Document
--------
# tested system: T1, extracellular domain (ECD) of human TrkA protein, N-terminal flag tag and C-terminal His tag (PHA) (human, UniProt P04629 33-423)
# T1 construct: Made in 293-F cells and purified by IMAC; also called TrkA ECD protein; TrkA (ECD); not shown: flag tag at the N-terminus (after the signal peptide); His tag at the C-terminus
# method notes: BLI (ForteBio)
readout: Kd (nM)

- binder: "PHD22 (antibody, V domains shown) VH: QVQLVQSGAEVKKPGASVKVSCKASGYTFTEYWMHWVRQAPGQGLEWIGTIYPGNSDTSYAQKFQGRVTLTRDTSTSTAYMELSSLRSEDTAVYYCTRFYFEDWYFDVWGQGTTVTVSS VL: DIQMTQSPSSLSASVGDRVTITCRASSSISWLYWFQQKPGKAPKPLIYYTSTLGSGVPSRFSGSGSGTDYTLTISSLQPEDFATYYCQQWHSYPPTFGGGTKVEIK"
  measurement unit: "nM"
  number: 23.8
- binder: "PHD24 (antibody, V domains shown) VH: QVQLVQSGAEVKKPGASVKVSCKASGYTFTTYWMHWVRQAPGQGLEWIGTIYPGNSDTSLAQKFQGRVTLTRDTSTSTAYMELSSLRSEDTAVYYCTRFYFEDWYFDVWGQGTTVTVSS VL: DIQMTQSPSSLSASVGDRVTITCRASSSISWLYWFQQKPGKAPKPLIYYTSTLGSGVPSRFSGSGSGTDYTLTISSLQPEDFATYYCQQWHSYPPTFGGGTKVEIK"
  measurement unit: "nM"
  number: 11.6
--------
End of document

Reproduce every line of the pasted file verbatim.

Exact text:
# tested system: T1, extracellular domain (ECD) of human TrkA protein, N-terminal flag tag and C-terminal His tag (PHA) (human, UniProt P04629 33-423)
# T1 construct: Made in 293-F cells and purified by IMAC; also called TrkA ECD protein; TrkA (ECD); not shown: flag tag at the N-terminus (after the signal peptide); His tag at the C-terminus
# method notes: BLI (ForteBio)
readout: Kd (nM)

- binder: "PHD22 (antibody, V domains shown) VH: QVQLVQSGAEVKKPGASVKVSCKASGYTFTEYWMHWVRQAPGQGLEWIGTIYPGNSDTSYAQKFQGRVTLTRDTSTSTAYMELSSLRSEDTAVYYCTRFYFEDWYFDVWGQGTTVTVSS VL: DIQMTQSPSSLSASVGDRVTITCRASSSISWLYWFQQKPGKAPKPLIYYTSTLGSGVPSRFSGSGSGTDYTLTISSLQPEDFATYYCQQWHSYPPTFGGGTKVEIK"
  measurement unit: "nM"
  number: 23.8
- binder: "PHD24 (antibody, V domains shown) VH: QVQLVQSGAEVKKPGASVKVSCKASGYTFTTYWMHWVRQAPGQGLEWIGTIYPGNSDTSLAQKFQGRVTLTRDTSTSTAYMELSSLRSEDTAVYYCTRFYFEDWYFDVWGQGTTVTVSS VL: DIQMTQSPSSLSASVGDRVTITCRASSSISWLYWFQQKPGKAPKPLIYYTSTLGSGVPSRFSGSGSGTDYTLTISSLQPEDFATYYCQQWHSYPPTFGGGTKVEIK"
  measurement unit: "nM"
  number: 11.6